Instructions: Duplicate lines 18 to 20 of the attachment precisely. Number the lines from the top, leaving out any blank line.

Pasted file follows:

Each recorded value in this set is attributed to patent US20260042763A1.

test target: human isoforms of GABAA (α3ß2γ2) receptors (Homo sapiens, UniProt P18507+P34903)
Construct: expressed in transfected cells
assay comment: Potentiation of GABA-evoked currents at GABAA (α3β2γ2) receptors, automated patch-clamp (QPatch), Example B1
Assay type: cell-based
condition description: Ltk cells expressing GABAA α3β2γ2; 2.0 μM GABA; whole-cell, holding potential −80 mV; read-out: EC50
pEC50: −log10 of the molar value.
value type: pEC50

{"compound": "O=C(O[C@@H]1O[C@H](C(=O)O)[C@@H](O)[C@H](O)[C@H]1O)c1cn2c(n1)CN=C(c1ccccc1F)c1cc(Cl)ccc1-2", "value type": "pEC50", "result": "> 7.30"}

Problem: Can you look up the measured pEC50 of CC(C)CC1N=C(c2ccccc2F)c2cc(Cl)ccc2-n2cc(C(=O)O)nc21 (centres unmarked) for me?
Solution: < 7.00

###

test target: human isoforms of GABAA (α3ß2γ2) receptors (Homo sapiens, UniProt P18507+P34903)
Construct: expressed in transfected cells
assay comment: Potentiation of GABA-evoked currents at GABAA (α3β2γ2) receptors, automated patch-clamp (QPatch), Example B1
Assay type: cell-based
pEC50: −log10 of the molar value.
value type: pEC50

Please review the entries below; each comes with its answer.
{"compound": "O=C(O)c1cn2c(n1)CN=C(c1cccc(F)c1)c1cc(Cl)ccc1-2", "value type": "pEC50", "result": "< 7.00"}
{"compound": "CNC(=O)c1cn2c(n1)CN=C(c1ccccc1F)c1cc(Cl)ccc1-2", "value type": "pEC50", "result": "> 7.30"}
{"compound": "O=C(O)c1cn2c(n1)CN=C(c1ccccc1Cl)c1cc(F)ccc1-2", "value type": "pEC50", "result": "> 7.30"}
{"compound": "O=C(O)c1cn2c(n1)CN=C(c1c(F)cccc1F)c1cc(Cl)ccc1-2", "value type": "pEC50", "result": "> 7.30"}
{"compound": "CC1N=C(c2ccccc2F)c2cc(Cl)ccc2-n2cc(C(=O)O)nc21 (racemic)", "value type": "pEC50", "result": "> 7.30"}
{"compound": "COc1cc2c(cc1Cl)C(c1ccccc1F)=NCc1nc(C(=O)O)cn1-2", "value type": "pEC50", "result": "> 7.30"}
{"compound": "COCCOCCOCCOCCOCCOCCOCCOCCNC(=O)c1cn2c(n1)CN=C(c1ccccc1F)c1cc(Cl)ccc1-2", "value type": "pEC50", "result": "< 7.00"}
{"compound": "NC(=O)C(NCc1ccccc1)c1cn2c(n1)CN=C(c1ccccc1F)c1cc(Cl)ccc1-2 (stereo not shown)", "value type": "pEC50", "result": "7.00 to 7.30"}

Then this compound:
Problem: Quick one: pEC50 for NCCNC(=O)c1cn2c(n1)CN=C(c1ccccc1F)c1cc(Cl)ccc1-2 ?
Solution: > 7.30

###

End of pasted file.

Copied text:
value type: pEC50

Please review the entries below; each comes with its answer.
{"compound": "O=C(O)c1cn2c(n1)CN=C(c1cccc(F)c1)c1cc(Cl)ccc1-2", "value type": "pEC50", "result": "< 7.00"}